Some of the research on hardiness of Hebe has utilized excised shoots as sample material for laboratory studies. Bannister (1986) found that detached shoots of Hebe albicans, a South Island species often found in subalpine scrub above 1000m, withstood mid-winter temperatures of -10°C, one of the hardier of the native species studied. Other Hebe species were not tested. In a more extensive study, Bannister (1990) found that mid-winter freezing resistance of foliage of H. buchananii, a diminutive shrub of alpine areas in Canterbury, was as low as -11°C. Freezing resistance of foliage of H. rakaiensis and H. salicifolia, both of which are found at lower elevations on the South Island, was found to be -5.2°C and -6°C respectively. Buds of H. rakaiensis were found to be hardy to -11°C, significantly hardier than leaves. Testing of both H. speciosa, a tender species from seacoast areas of the North Island, and H. odora, a widely distributed shrub of subalpine scrub, found early-winter hardiness of -6°C and -9°C, respectively. Sakai and Wardle (1978) tested excised stems of a wide variety of New Zealand trees and shrubs in mid-winter for hardiness. H. brachysiphon was rated as one of the hardiest species tested, having leaf and bud hardiness of -10°C and -13°C, respectively.

Probably the most extensive anecdotal evidence for hardiness of a wide range of Hebe species and cultivars is provided by Trees and Shrubs hardy in the British Isles (Bean and Clarke, 1991). This monumental work, in 5 volumes, lists descriptions and basic hardiness information on over 100 Hebe species and cultivars. The most extensive field trial of Hebes which included cold hardiness results was the trial of RHS Garden Wisley between 1980 and 1982. In addition to selecting 33 cultivars or species for awards, the trial also indicated which of the trialed plants failed to survive the winter of 1981. Harris and Decourtye (1995) evaluated cold hardiness of many New Zealand plants in field trials over several years in Angers, France. This trial indicated that H. dieffenbachii was tolerant of prolonged cold weather with temperatures as low as -12°C. H. pauciramosaH. pinguifolia and H. amplexicaulis showed some foliar damage from these conditions. Later data from this trial (Harris et al. 2000) showed that H. albicans and H. subalpina were not injured or suffered only slight injury from prolonged winter cold snaps with temperatures as low as -15°C.

In North America, Hebes are grown primarily as a landscape plant. Because of the intolerance of most Hebes for excessively hot or cold weather, cultivation of Hebes in North America is almost entirely limited to west of the Cascade or Sierra Nevada Mountains in California and the Pacific Northwest. Elsewhere in North America, the climate is generally too cold or hot, or both, to allow for outdoor cultivation, although dedicated enthusiasts have been successful with some varieties in many other areas.

Even in the Pacific Northwest, Hebes are sometimes thought of as too tender for general landscape use, a reputation which is primarily the result of experience with a few popular cultivars which are not particularly cold hardy. Plantings of ‘Amy’, ‘Tricolor’ or ‘Patty’s Purple’ have been severely damaged in cold events on a regular basis, which has unfortunately given the entire genus this reputation. The key to growing these tender cultivars is to provide a protected location near a house or nearby plant.

Despite this, many other commonly-available Hebe cultivars like ‘Emerald Gem’, H. carnosula, or H. cupressoides ‘Boughton Dome’, never suffer winter damage.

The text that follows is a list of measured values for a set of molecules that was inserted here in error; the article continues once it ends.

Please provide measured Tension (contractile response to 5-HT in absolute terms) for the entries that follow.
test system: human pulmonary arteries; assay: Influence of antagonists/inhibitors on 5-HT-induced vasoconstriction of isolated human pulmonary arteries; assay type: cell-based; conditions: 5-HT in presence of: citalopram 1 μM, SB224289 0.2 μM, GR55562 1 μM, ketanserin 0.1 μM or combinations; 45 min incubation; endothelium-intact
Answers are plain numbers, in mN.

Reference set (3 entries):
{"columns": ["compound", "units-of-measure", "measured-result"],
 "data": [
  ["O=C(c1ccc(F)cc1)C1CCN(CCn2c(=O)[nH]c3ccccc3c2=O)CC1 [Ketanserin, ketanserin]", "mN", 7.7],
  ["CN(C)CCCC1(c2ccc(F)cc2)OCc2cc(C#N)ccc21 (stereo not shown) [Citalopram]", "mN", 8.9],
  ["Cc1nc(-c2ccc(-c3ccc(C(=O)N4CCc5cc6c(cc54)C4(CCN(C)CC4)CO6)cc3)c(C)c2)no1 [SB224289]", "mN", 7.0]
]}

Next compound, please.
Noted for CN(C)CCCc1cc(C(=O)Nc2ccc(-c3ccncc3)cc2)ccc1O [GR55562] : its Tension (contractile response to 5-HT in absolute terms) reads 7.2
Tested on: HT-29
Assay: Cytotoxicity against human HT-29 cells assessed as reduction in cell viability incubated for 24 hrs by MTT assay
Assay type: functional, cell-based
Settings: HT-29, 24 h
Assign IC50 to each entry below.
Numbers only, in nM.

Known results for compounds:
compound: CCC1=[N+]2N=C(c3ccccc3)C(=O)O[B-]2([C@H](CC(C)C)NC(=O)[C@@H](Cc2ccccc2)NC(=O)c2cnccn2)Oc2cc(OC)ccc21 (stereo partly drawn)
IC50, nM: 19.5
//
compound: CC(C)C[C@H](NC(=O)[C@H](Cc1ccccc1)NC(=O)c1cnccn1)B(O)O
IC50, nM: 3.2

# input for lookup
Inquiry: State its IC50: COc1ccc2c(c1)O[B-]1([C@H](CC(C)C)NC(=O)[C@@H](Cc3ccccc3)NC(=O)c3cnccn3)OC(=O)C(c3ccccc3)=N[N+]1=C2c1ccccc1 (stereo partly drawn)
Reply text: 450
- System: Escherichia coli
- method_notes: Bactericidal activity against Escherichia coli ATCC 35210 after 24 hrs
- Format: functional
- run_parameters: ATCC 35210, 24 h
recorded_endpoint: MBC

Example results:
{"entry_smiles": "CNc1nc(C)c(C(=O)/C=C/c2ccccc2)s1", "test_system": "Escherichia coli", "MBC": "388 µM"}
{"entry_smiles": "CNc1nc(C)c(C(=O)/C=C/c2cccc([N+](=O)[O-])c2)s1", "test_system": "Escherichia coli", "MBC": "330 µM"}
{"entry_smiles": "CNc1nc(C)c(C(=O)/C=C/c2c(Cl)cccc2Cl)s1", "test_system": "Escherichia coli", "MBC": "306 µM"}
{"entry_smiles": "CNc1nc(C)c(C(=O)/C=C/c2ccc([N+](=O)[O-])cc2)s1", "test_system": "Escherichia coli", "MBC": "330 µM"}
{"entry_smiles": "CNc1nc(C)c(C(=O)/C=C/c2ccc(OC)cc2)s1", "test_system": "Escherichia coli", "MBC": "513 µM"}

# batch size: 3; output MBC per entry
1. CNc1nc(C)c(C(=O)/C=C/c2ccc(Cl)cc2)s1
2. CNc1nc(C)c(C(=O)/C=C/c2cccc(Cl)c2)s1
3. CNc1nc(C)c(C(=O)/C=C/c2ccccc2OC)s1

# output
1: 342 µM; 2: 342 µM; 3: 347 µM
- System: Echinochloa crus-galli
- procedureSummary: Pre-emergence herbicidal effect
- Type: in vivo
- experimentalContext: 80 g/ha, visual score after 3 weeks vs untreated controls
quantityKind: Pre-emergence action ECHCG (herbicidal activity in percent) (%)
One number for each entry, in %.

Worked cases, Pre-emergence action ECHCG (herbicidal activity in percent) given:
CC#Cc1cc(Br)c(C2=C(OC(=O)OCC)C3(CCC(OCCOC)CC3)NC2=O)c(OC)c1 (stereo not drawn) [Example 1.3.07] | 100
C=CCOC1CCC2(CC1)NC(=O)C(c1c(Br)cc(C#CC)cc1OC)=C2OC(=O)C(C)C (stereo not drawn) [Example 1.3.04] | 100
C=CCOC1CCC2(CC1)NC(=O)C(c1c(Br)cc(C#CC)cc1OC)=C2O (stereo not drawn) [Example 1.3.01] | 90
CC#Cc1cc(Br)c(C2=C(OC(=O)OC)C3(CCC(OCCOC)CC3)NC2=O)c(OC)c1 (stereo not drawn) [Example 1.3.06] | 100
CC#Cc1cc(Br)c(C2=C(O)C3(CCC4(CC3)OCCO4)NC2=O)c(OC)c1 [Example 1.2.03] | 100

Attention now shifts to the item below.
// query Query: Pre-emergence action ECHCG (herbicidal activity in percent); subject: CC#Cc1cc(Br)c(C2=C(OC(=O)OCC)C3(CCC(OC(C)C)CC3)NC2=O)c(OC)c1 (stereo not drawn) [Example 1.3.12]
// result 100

The level of injury to cold will of course vary depending on the temperature experienced. The hardiest Hebes-the whipcord types and other small-leaved plants-have not typically shown any reaction to winter temperatures in western Oregon over the course of this trial. Since 2000, the minimum temperatures have been no lower than 19°F (-7°C). Even tender Hebes will tolerate temperatures of 25°F without showing signs of stress, especially if these temperatures occur in mid-winter. Abnormally cold temperatures in the fall or early spring are often responsible for damage to these plants and that has been the case in this trial.

The mildest form of damage is leaf discoloration at the shoot tips. More severe cold damage will cause browning and leaf loss on shoot tips.

Major cold damage will cause browning of most of the leaves on the canopy, followed by dieback. Sometimes, plants will recover over a 2-3 year period from this damage if subsequent winters are mild. Very severe, sudden cold often turns the entire plant brown and sensitive cultivars do not recover from this damage and require replacement.


Bannister, P. 1986. Winter frost resistance of leaves of some plants growing in Dunedin, New Zealand, in winter 1985. New Zealand Journal of Botany. 24:505-507.

Bannister, P. 1990. Frost resistance of leaves of some plants growing in Dunedin, New Zealand, in winter 1987 and late autumn 1989. New Zealand Journal of Botany. 28:359-362.

Bean, W.J. and D.L. Clarke. 1991. Trees and shrubs hardy in the British Isles. 5 Volumes. John Murray.

Harris, W., A. Cadic and L. DeCourtye. 2000. The acclimatization and selection of New Zealand plants for ornamental use in Europe. Proceedings of the 19th International Symposium on Improvement of Ornamental Plants. Acta Horticulturae 508:191-196.

Harris, W. and L. Decourtye. 1995. Observations on cold damage to New Zealand plants grown at Angers, France. Horticulture in New Zealand. 6(1):9-19.

Kristensen, L. 1989. The Genus Hebe-A botanical report. Danish research Service for Plant and Soil Science. Report #S-2034.

Sakai, A. and P. Wardle. 1978. Freezing resistance of New Zealand trees and shrubs. New Zealand Journal of Ecology. 1:51-61.

Wardle, P. 1978. Origin of the New Zealand mountain flora, with special reference to trans-Tasman relationships. New Zealand Journal of Botany. 16:535-550.